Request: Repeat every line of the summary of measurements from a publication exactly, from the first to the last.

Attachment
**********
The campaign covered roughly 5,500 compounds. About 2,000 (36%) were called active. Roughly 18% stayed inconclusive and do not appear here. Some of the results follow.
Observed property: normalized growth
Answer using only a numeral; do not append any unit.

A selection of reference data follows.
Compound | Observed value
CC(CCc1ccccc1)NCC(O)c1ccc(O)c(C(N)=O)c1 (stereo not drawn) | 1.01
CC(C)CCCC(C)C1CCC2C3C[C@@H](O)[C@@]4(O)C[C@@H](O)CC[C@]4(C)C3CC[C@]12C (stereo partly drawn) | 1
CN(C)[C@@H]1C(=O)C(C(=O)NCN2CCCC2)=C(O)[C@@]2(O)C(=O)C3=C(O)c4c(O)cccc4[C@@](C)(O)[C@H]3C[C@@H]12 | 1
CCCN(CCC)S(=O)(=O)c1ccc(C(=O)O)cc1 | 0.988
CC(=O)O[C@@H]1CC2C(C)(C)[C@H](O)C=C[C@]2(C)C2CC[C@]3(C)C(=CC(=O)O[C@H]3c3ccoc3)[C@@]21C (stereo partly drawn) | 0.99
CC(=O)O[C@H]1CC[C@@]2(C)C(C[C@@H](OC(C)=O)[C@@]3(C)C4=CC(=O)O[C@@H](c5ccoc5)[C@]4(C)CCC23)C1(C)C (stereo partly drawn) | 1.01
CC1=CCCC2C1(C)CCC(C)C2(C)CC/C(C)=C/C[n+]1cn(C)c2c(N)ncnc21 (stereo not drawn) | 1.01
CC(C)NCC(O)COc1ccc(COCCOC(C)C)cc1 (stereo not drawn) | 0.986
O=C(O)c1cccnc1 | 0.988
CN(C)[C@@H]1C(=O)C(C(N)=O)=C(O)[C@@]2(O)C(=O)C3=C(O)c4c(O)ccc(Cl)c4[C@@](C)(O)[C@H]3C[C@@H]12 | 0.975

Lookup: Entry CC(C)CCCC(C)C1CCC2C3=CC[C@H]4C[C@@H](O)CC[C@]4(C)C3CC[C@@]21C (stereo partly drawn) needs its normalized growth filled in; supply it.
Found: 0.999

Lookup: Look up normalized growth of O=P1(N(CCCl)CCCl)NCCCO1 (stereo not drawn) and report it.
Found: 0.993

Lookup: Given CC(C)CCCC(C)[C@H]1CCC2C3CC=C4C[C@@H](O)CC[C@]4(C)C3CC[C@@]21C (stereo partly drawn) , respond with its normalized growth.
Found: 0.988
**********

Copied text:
The campaign covered roughly 5,500 compounds. About 2,000 (36%) were called active. Roughly 18% stayed inconclusive and do not appear here. Some of the results follow.
Observed property: normalized growth
Answer using only a numeral; do not append any unit.

A selection of reference data follows.
Compound | Observed value
CC(CCc1ccccc1)NCC(O)c1ccc(O)c(C(N)=O)c1 (stereo not drawn) | 1.01
CC(C)CCCC(C)C1CCC2C3C[C@@H](O)[C@@]4(O)C[C@@H](O)CC[C@]4(C)C3CC[C@]12C (stereo partly drawn) | 1
CN(C)[C@@H]1C(=O)C(C(=O)NCN2CCCC2)=C(O)[C@@]2(O)C(=O)C3=C(O)c4c(O)cccc4[C@@](C)(O)[C@H]3C[C@@H]12 | 1
CCCN(CCC)S(=O)(=O)c1ccc(C(=O)O)cc1 | 0.988
CC(=O)O[C@@H]1CC2C(C)(C)[C@H](O)C=C[C@]2(C)C2CC[C@]3(C)C(=CC(=O)O[C@H]3c3ccoc3)[C@@]21C (stereo partly drawn) | 0.99
CC(=O)O[C@H]1CC[C@@]2(C)C(C[C@@H](OC(C)=O)[C@@]3(C)C4=CC(=O)O[C@@H](c5ccoc5)[C@]4(C)CCC23)C1(C)C (stereo partly drawn) | 1.01
CC1=CCCC2C1(C)CCC(C)C2(C)CC/C(C)=C/C[n+]1cn(C)c2c(N)ncnc21 (stereo not drawn) | 1.01
CC(C)NCC(O)COc1ccc(COCCOC(C)C)cc1 (stereo not drawn) | 0.986
O=C(O)c1cccnc1 | 0.988
CN(C)[C@@H]1C(=O)C(C(N)=O)=C(O)[C@@]2(O)C(=O)C3=C(O)c4c(O)ccc(Cl)c4[C@@](C)(O)[C@H]3C[C@@H]12 | 0.975

Lookup: Entry CC(C)CCCC(C)C1CCC2C3=CC[C@H]4C[C@@H](O)CC[C@]4(C)C3CC[C@@]21C (stereo partly drawn) needs its normalized growth filled in; supply it.
Found: 0.999

Lookup: Look up normalized growth of O=P1(N(CCCl)CCCl)NCCCO1 (stereo not drawn) and report it.
Found: 0.993

Lookup: Given CC(C)CCCC(C)[C@H]1CCC2C3CC=C4C[C@@H](O)CC[C@]4(C)C3CC[C@@]21C (stereo partly drawn) , respond with its normalized growth.
Found: 0.988